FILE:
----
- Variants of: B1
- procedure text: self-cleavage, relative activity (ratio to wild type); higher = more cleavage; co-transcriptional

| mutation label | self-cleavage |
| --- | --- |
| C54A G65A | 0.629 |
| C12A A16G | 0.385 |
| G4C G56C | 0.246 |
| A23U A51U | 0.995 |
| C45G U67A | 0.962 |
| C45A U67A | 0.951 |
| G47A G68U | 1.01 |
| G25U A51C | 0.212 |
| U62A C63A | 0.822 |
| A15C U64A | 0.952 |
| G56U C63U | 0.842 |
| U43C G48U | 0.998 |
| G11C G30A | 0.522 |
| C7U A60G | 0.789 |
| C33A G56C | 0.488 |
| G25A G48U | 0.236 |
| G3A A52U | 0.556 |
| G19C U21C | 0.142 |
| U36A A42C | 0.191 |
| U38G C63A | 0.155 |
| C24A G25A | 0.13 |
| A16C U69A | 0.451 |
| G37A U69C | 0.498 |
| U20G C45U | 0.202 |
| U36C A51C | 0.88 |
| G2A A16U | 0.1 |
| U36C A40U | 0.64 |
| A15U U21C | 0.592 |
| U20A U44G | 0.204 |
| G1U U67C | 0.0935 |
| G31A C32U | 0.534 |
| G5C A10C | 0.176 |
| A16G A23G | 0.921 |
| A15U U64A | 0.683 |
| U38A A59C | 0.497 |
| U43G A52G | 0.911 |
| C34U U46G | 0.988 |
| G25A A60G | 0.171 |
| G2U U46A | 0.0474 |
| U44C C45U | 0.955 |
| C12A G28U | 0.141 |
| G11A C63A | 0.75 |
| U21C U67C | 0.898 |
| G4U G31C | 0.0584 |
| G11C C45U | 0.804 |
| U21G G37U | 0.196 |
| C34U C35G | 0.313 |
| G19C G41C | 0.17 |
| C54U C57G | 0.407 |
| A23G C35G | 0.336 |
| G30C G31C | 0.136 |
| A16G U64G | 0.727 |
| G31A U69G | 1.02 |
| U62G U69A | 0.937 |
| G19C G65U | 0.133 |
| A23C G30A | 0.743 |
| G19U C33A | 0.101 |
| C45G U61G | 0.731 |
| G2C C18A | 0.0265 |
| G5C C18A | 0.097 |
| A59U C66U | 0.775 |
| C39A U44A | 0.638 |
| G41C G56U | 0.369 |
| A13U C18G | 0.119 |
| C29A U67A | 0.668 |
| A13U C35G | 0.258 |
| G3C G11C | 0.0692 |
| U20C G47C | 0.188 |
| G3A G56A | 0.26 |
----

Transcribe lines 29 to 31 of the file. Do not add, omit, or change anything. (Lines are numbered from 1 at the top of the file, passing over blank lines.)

| U36C A51C | 0.88 |
| G2A A16U | 0.1 |
| U36C A40U | 0.64 |